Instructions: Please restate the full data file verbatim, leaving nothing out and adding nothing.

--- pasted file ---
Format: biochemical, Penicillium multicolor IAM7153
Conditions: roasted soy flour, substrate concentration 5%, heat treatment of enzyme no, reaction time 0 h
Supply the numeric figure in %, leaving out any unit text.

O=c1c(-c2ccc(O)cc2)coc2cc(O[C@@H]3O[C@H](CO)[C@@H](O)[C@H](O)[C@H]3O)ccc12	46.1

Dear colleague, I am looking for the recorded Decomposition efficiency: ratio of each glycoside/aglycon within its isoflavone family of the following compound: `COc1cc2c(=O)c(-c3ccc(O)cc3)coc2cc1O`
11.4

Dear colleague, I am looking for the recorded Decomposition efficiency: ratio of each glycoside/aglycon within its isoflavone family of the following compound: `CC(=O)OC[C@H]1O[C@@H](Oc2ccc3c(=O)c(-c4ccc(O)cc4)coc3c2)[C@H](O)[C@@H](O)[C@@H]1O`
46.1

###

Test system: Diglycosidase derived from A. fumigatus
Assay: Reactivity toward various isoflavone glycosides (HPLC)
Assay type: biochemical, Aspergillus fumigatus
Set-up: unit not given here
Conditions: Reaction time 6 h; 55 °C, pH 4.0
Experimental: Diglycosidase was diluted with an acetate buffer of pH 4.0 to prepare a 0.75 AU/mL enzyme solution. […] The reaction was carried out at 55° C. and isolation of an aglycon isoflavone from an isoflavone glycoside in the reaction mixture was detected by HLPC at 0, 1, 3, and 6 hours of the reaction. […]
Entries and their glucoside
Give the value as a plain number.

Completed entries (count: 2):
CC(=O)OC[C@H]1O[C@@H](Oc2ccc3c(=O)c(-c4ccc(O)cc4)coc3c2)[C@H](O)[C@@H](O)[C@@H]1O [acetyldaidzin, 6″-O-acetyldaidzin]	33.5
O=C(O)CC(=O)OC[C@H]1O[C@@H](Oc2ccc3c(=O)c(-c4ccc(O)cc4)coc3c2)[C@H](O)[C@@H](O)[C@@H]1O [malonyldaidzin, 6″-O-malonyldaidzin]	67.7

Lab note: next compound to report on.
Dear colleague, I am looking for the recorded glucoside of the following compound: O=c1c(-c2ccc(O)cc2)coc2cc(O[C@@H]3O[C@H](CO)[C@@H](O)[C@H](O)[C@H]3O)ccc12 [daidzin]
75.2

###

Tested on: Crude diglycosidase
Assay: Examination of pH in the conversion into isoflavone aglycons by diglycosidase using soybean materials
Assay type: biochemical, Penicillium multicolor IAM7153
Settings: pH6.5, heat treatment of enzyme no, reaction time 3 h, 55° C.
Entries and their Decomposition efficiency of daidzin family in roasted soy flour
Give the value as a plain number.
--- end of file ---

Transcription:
Format: biochemical, Penicillium multicolor IAM7153
Conditions: roasted soy flour, substrate concentration 5%, heat treatment of enzyme no, reaction time 0 h
Supply the numeric figure in %, leaving out any unit text.

O=c1c(-c2ccc(O)cc2)coc2cc(O[C@@H]3O[C@H](CO)[C@@H](O)[C@H](O)[C@H]3O)ccc12	46.1

Dear colleague, I am looking for the recorded Decomposition efficiency: ratio of each glycoside/aglycon within its isoflavone family of the following compound: `COc1cc2c(=O)c(-c3ccc(O)cc3)coc2cc1O`
11.4

Dear colleague, I am looking for the recorded Decomposition efficiency: ratio of each glycoside/aglycon within its isoflavone family of the following compound: `CC(=O)OC[C@H]1O[C@@H](Oc2ccc3c(=O)c(-c4ccc(O)cc4)coc3c2)[C@H](O)[C@@H](O)[C@@H]1O`
46.1

###

Test system: Diglycosidase derived from A. fumigatus
Assay: Reactivity toward various isoflavone glycosides (HPLC)
Assay type: biochemical, Aspergillus fumigatus
Set-up: unit not given here
Conditions: Reaction time 6 h; 55 °C, pH 4.0
Experimental: Diglycosidase was diluted with an acetate buffer of pH 4.0 to prepare a 0.75 AU/mL enzyme solution. […] The reaction was carried out at 55° C. and isolation of an aglycon isoflavone from an isoflavone glycoside in the reaction mixture was detected by HLPC at 0, 1, 3, and 6 hours of the reaction. […]
Entries and their glucoside
Give the value as a plain number.

Completed entries (count: 2):
CC(=O)OC[C@H]1O[C@@H](Oc2ccc3c(=O)c(-c4ccc(O)cc4)coc3c2)[C@H](O)[C@@H](O)[C@@H]1O [acetyldaidzin, 6″-O-acetyldaidzin]	33.5
O=C(O)CC(=O)OC[C@H]1O[C@@H](Oc2ccc3c(=O)c(-c4ccc(O)cc4)coc3c2)[C@H](O)[C@@H](O)[C@@H]1O [malonyldaidzin, 6″-O-malonyldaidzin]	67.7

Lab note: next compound to report on.
Dear colleague, I am looking for the recorded glucoside of the following compound: O=c1c(-c2ccc(O)cc2)coc2cc(O[C@@H]3O[C@H](CO)[C@@H](O)[C@H](O)[C@H]3O)ccc12 [daidzin]
75.2

###

Tested on: Crude diglycosidase
Assay: Examination of pH in the conversion into isoflavone aglycons by diglycosidase using soybean materials
Assay type: biochemical, Penicillium multicolor IAM7153
Settings: pH6.5, heat treatment of enzyme no, reaction time 3 h, 55° C.
Entries and their Decomposition efficiency of daidzin family in roasted soy flour
Give the value as a plain number.